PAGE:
New to cooking with grassfed and grass-finished meats?
Here’s the short & sweet guide to grilling some of the best tasting steaks of your life . . .
Bauman’s grassfed beef is vacuum sealed so thawing your steaks is easy and mess-free.
The best technique is to remove your steaks from the freezer the night before you plan to serve them. Place the vacuum sealed packages on a plate and pop them in the refrigerator.
Don’t fret if you forget, though! There is a quick thaw strategy we endorse if that happens . . .
Submerse the entire package in cool water inside a bowl or in the sink. This method takes 20 minutes to an hour, depending on the size of the cut.
Why it Matters: Preserving moisture is key to keeping your beef tender.
Never microwave beef to thaw it. Microwaving beef to thaw it makes the beef tough because the microwave turns some of the moisture to steam, which allows this valuable moisture to escape from the beef.
GRASSFED & FINISHED FILET
This step couldn’t be more simple. An hour or two before you want to grill them, remove your steaks from the vacuum sealed packaging and pat them dry with a paper towel. Once dry, rub a seasoning mixture onto both sides of the steaks and allow them to come to room temperature.
The seasoning rub we recommend is: 1 T coarse salt, 1 t ground black pepper, and 1 minced garlic clove. (This is for one steak, increase the quantities as needed.) Just combine the ingredients a small bowl and rub away.
We don’t recommend marinading most steaks with the exceptions being Skirt, Flank, Flat Iron, and Chuck Eyes.
Why it Matters: The surface of a thawed steak is going to be moist. To sear properly, it must be dry before you put it on the grill. If the steak is not blotted dry before you apply salt and pepper, it will not sear – it will steam. And we can’t have that, can we?
GRASSFED & FINISHED RIBEYE
Hot, HOT, HOT! But just for a few minutes.
The key is to set-up your grill with direct and indirect sides. With a gas grill, turn on all the burners and let the grill really heat up. Once you’re ready to add the steaks, turn off all but one burner. With a charcoal grill, bank all the coals to one side of the grill. Use the hand test: the grate will be hot enough when you can hold your palm 3-4 inches above the metal for no more than three seconds.
Now it’s time to add your grassfed beef! Sear the steaks for 2-3 minutes on each side directly over the flame, with the lid down.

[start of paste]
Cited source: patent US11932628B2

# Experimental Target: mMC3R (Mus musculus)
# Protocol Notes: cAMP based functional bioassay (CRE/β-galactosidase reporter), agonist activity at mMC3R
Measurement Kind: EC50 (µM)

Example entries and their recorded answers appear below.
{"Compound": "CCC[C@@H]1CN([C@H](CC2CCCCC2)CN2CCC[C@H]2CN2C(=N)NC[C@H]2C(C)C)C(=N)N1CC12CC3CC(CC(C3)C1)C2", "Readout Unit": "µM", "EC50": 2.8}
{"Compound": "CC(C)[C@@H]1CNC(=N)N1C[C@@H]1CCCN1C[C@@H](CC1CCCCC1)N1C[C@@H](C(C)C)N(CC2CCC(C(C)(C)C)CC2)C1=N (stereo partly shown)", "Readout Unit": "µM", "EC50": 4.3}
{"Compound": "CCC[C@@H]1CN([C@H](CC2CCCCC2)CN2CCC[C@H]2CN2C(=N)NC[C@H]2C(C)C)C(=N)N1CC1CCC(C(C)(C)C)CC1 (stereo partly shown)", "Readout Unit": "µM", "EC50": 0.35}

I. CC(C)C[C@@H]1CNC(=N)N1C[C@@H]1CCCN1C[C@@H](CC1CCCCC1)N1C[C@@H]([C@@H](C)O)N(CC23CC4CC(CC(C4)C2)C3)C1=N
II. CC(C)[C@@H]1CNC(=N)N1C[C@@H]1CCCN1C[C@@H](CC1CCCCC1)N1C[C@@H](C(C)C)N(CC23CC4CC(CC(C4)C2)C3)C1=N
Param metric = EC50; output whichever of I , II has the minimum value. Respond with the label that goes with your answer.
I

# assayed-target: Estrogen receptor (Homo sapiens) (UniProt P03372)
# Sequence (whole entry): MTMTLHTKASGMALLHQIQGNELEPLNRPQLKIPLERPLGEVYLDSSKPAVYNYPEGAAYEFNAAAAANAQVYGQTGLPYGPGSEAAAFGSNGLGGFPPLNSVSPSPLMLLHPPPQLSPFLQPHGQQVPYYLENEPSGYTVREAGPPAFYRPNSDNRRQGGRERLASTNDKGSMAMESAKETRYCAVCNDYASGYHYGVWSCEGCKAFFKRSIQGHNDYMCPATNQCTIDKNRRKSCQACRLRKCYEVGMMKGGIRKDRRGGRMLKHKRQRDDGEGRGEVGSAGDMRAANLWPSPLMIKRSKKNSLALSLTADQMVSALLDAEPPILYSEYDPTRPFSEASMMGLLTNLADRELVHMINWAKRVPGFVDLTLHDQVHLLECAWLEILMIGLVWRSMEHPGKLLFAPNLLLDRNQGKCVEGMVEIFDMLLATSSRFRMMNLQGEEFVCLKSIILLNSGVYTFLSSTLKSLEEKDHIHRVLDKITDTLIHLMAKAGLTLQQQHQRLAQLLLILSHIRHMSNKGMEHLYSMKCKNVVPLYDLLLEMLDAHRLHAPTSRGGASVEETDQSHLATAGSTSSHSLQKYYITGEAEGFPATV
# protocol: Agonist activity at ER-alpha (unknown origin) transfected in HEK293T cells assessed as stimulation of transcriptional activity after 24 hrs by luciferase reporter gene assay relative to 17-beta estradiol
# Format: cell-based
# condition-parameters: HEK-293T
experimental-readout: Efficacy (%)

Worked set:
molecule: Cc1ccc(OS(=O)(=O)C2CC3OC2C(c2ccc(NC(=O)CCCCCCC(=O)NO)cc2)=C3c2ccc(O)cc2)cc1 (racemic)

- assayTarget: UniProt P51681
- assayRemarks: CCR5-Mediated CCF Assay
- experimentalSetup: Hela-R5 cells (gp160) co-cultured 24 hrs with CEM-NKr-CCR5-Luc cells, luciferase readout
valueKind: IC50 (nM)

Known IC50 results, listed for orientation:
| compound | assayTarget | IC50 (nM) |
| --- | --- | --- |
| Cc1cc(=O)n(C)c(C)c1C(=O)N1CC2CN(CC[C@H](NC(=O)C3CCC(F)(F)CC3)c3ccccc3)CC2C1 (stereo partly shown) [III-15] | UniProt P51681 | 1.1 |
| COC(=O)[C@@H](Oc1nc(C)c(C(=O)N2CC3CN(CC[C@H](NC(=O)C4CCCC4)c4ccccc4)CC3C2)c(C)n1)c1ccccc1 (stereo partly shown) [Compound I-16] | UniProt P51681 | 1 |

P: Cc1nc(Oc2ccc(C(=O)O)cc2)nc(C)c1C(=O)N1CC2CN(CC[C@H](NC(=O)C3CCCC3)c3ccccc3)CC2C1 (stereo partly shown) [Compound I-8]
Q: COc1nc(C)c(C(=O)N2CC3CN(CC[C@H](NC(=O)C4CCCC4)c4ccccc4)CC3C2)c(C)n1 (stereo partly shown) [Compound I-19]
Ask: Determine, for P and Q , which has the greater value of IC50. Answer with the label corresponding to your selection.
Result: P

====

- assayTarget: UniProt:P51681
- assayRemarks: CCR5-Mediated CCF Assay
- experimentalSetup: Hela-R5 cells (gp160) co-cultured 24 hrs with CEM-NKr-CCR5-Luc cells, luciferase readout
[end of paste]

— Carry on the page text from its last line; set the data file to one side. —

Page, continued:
Why it Matters: Shannon Hayes, a grassfed livestock farmer, author, and cafe owner says, “Often in our hunger for a great steak, we fail to wait for our grills and skillets to heat up properly. If the grill or skillet is not hot enough, the meat will start to roast, but it will not achieve that glorious sear that adds flavor.” Go check out her excellent post “Top 5 Grassfed Steak Misteaks“.
GRASSFED & FINISHED KC STRIP
Once you’ve seared both side of the steak, “move it off the flames and put it on the side of the grill that is not lit, set the cover in place, and allow it to cook for about 5-7 minutes per pound,” says Shannon. “High heat is critical only when we begin cooking steaks to achieve the sear. A steak should be exposed to high direct heat for no more than 2-3 minutes per side. After that, in order to guarantee tender and juicy meat, it should be removed from the flames and allowed to finish in indirect or low heat.”
Why it Matters: Your cooking process needs to prevent excessive moisture loss from your meat. Searing beef at high temperatures to create an outer crust is a great technique to lock in moisture, but cooking steaks at a high temperature during the remaining cooking time causes the meat to lose too much moisture. You don’t want your steaks to dry out during the cooking process; it makes your meat tough.
Taking the Temperature
USDA temperature guidelines suggest that beef should be cooked to a minimum temperature of 145 degrees. Yuck. When you are using reliably-sourced grassfed meat, you don’t run the same risks of consuming food borne pathogens. Thus, cook the steak to an internal temperature of 120 degrees for rare, 140 degrees for well-done.
Why it Matters: Since fat acts as an insulator, it should come as no surprise that lean beef cooks faster than fatty beef because the heat from the grill is able to penetrate through the entire beef cut more quickly, says Julius Ruechel, pasture-based farming educator and author. Because grassfed beef is leaner than grain-fed beef, expect to shorten your cooking times by 10-25%. Just start checking your grassfed a little sooner than you normally would to avoid overcook them.
Want more tips, recipes, and information on grassfed and finished meats?
Come by our booth at the downtown Overland Park or Olathe Blackbob Park farmers market and ask us more about it! We’ll be glad to share our experiences and what things look like to us from our farmer’s worldview.
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